Navy football is well versed in Army's triple-option offense
Friday, December 11, 2009
Whenever he gets the chance, Army Coach Rich Ellerson watches the football teams from Navy and Georgia Tech on television. He does so partly because of his long-standing friendships with those teams' coaches, Ken Niumatalolo and Paul Johnson. But Ellerson is also curious: His team, like Niumatalolo's and Johnson's, employs the triple-option offense.
"We try to see what kind of answers people are coming up with [to defend it] along the way," said Ellerson, who is in his first season as Army's head coach. "We all have a little different spin on it, we all have different assets to play with. There is no doubt that if this is a family tree, the patriarch is Paul Johnson."
Those relationships and shared familiarity with the distinctive offense could add an extra layer of intrigue to Saturday's Army-Navy game, which will be played at Philadelphia's Lincoln Financial Field. The Black Knights (5-6) have had three weeks to practice, while the Midshipmen (8-4) have had two.
"It's funny, the triple-option community is kind of a close-knit one. Everyone knows each other," said senior linebacker Ross Pospisil, Navy's defensive team captain. "I think because of that, it's going to be fierce. It's going to be one of those chess matches where each opponent has played the other many times before."
The three coaches first crossed paths more than 20 years ago at the University of Hawaii: Ellerson was the defensive coordinator, Johnson was the offensive coordinator and Niumatalolo was a backup quarterback. Ellerson was the one who recruited Niumatalolo to Hawaii, and Johnson was the one who got Niumatalolo into coaching after he graduated in 1989. For two seasons, all three men were on Hawaii's coaching staff together (Niumatalolo was a graduate assistant).
Niumatalolo eventually followed Johnson to Navy, and took over for his mentor when Johnson left for Georgia Tech in December 2007. Ellerson took a different path, spending eight years as an assistant at the University of Arizona -- where he helped develop the famed "Desert Swarm" defense -- and later taking the head coaching position at division I-AA Cal Poly. But Ellerson said earlier this week that Johnson "has got the greatest influence in terms of what we are doing and how we approach the problem right now."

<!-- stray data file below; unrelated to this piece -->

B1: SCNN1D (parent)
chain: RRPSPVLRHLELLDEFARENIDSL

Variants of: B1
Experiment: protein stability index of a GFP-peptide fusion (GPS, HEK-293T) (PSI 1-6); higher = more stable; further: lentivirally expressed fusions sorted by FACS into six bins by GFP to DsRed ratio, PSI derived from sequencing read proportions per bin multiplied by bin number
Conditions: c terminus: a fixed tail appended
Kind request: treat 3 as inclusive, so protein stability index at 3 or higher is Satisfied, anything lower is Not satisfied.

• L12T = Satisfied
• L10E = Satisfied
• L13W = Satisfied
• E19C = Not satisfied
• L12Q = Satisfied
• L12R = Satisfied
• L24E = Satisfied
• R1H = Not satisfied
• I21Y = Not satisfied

"The core of what they do is the same. They branch off a little bit," Niumatalolo said of Army. "Coach Ellerson started from Coach Johnson's package, but he has other stuff in there. We're probably more similar to what Coach Johnson does."
The Black Knights have made progress in their first season in Ellerson's system. Army is averaging 212.1 rushing yards per game, which is 14th in the country, and both Niumatalolo and Navy defensive coordinator Buddy Green praised the play of Trent Steelman, Army's freshman quarterback. Steelman has rushed for a team-high 690 yards and five touchdowns, and has also thrown three touchdown passes (all to 6-foot-10 wide receiver Ali Villanueva).
For the Midshipmen, preparing to defend the option is made easier by their understanding of it. They have option personnel on their team, so it's easier to simulate in practice.
"I think the one thing that helps us from an option standpoint is Coach [Buddy] Green has an idea of what he wants to do," Niumatalolo said. "We have a package to deal with option football, so it's not something we're trying to draw in the dirt."
"Everybody's got to do their job against the option," Navy senior linebacker Tony Haberer said. "Obviously we run against our option all spring and during [preseason] camp, so that helps a little bit. But when it comes right down to it, you've got to do your job. The best way to play the option is to get in a rhythm and start feeling it. That's when you start playing it well."
Army faces a similar challenge, except that the Midshipmen are more experienced at running the option. Navy ranks third in the nation in rushing (279.7 yards per game), and junior quarterback Ricky Dobbs (924 yards) and junior fullback Vince Murray (884 yards) each average at least 80 yards per game. Dobbs has scored 23 rushing touchdowns, which ties the NCAA single-season record for a quarterback.
"We're not as good at it as they are, but we're doing a lot of the same things. We both understand each other," Ellerson said. "It's one of those deals where I know that they know that I know that they know. . . . You can screw yourself right in the ground if you're not careful as a coach. At the end of the day, you're putting the game in your players' hands. It's their game."